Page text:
Yes, electricity did resume growing during the Depression, but only because there was a huge government program to roll it out (Hoover Dam, TVA, etc). The government was not resource-constrained or finance-constrained. More importantly, its benefits were great and obvious to all--opposition from the powerful was muted at first.

In a re-run of the Depression, a government that is merely attempting to preserve the status quo in an age that is cynical about progress and science would have a more difficult job. Firstly it would have to understand the situation. A government that understood what was happening might be able to mobilise new investment to "get back on track," but if social cohesion was poor, it might not. The latter seems to be what's happening today.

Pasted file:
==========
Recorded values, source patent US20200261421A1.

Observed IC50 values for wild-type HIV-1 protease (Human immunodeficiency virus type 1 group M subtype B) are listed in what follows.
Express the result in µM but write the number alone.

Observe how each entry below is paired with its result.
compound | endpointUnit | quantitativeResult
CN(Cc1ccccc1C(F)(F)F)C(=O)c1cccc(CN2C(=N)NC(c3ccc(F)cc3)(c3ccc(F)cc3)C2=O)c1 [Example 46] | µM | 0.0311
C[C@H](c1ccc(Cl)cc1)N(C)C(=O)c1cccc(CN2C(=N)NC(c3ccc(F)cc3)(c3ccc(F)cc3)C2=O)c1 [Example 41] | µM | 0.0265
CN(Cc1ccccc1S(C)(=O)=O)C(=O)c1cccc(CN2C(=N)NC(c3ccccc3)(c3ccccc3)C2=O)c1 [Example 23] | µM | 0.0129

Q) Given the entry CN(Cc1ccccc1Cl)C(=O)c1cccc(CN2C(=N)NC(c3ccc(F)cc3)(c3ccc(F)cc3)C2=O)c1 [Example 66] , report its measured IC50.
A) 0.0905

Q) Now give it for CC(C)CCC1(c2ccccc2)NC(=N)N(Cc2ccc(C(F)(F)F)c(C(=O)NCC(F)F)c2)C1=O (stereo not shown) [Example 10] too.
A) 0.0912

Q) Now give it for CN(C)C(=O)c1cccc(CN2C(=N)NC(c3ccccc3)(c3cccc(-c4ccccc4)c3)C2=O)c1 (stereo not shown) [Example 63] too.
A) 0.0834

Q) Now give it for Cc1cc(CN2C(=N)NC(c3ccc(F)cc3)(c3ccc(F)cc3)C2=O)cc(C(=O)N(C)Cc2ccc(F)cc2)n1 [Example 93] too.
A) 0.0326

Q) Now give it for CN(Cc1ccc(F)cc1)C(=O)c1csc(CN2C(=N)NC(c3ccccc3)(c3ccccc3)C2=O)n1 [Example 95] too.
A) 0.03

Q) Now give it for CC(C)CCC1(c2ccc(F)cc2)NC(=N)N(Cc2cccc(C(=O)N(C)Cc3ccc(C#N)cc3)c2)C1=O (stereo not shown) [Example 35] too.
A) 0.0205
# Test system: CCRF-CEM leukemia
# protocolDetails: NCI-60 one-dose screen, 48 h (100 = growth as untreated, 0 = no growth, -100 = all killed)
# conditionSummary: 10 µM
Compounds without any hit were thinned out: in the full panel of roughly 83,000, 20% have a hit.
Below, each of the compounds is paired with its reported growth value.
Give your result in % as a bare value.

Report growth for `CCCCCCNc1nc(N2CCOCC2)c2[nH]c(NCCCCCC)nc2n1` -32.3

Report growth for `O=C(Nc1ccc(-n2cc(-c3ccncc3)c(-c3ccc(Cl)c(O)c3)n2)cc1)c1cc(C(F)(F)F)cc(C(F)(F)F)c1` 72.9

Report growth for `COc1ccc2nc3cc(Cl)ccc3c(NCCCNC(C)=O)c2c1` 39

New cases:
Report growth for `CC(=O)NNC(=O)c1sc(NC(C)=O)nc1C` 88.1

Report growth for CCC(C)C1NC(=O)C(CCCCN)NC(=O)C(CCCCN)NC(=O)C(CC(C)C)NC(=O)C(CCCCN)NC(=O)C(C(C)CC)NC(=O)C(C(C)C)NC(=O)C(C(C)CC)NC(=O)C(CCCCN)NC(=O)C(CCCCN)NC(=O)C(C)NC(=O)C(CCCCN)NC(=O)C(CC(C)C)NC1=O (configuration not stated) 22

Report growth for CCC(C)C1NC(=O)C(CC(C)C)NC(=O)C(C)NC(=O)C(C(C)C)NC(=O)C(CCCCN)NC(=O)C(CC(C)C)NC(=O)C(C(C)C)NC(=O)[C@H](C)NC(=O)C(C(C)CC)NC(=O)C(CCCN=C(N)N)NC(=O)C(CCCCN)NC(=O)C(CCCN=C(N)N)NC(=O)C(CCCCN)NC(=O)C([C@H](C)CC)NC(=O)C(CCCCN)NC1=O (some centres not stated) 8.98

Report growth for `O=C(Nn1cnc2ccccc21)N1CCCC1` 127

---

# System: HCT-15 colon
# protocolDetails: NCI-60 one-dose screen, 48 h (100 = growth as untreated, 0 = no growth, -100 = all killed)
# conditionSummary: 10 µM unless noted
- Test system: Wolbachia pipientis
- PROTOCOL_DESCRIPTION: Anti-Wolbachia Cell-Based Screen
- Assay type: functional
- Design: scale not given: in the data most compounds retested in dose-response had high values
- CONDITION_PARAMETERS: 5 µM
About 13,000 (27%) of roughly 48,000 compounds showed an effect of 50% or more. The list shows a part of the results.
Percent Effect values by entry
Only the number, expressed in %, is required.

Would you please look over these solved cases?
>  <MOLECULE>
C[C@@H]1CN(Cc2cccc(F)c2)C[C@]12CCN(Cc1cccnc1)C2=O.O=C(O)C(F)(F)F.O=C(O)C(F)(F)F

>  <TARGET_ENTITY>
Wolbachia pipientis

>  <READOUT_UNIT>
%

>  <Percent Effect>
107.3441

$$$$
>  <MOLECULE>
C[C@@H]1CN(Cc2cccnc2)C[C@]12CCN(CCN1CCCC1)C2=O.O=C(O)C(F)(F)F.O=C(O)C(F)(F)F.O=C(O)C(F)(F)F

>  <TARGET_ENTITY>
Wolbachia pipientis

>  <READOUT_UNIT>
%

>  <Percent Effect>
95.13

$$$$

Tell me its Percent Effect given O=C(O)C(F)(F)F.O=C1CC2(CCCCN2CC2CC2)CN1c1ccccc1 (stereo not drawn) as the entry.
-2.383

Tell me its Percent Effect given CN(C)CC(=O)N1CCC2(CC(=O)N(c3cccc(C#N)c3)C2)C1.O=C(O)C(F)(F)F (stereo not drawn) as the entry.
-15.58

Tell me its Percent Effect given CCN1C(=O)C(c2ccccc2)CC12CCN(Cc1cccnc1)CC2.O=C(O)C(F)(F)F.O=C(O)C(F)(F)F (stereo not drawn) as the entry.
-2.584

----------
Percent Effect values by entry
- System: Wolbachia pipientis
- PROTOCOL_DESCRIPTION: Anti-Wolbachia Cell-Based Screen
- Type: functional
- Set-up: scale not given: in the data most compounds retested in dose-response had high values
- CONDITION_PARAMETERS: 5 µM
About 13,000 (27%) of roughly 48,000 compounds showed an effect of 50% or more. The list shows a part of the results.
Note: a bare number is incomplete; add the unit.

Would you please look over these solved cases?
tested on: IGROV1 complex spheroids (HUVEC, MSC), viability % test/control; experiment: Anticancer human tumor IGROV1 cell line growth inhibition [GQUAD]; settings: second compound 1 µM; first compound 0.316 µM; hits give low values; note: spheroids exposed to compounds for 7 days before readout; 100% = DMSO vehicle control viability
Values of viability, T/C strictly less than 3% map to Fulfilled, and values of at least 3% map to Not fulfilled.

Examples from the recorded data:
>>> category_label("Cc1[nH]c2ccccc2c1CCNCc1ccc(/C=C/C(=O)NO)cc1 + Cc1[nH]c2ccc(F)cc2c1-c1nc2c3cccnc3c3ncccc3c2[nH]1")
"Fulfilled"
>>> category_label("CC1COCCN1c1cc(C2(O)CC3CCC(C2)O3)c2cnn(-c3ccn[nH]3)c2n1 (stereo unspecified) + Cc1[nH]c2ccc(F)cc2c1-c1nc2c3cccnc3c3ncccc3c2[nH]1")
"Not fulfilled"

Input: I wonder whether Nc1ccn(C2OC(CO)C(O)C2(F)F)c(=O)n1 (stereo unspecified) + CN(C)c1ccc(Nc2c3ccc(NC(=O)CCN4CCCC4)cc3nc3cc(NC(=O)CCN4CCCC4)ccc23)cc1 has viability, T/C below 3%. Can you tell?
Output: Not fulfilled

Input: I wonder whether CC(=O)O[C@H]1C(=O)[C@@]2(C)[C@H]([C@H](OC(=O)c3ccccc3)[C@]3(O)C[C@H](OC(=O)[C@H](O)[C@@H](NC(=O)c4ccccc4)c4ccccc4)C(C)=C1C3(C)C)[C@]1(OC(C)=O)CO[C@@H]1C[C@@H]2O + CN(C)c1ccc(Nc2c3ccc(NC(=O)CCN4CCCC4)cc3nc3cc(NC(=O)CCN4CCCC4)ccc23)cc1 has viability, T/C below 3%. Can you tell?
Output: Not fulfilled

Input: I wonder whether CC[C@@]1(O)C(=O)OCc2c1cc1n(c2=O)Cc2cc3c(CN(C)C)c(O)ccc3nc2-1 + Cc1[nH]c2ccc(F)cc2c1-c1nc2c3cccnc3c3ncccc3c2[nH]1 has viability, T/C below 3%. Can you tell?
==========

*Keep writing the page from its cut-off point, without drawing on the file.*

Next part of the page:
rks- Debt is how capitalism tries to direct investment into things that produce a return (so the debt can be repaid). When lenders stop asking how their money will be paid back, loans are spent on unproductive things. When that causes defaults, lenders get scared and won't lend anyone money for anything, useful or not. Production slows down for lots of silly reasons, such as a manufacturer not being able to afford the cost of shipping her products to her customer--a cost normally covered with a short-term loan.

Debt itself is just a technology--an extremely useful one when handled well. People's beliefs about debt are very relevant.

KLR said...

What Greg said. Some have speculated on some kind of peak oil WPA equivalent crash program to put a PHEV in every pot, which could well do the job of filling the gap, but I think we still have more than enough reason to warn people in advance with these discussions. Cuba could've had their whole populace tooling around on golf carts decades ago, too.